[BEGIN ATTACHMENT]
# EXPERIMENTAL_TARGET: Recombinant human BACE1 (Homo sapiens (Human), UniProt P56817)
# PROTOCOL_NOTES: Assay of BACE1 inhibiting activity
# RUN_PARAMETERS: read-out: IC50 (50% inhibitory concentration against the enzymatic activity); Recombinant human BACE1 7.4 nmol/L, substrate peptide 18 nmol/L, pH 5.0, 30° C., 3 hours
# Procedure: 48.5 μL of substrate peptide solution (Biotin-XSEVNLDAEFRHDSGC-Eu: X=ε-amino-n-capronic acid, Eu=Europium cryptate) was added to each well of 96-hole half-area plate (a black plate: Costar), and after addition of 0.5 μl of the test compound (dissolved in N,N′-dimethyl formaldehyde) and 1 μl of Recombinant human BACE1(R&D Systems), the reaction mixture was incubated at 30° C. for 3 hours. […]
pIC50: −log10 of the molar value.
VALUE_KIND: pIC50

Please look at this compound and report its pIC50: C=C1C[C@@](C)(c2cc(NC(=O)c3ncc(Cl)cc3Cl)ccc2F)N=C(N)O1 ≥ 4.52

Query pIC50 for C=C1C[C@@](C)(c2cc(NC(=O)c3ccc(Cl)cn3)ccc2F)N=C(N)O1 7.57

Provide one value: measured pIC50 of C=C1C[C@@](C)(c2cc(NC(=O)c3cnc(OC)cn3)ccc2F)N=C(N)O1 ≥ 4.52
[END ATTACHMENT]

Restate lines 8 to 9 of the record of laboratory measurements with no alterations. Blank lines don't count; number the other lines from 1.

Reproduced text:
Query pIC50 for C=C1C[C@@](C)(c2cc(NC(=O)c3ccc(Cl)cn3)ccc2F)N=C(N)O1 7.57

Provide one value: measured pIC50 of C=C1C[C@@](C)(c2cc(NC(=O)c3cnc(OC)cn3)ccc2F)N=C(N)O1 ≥ 4.52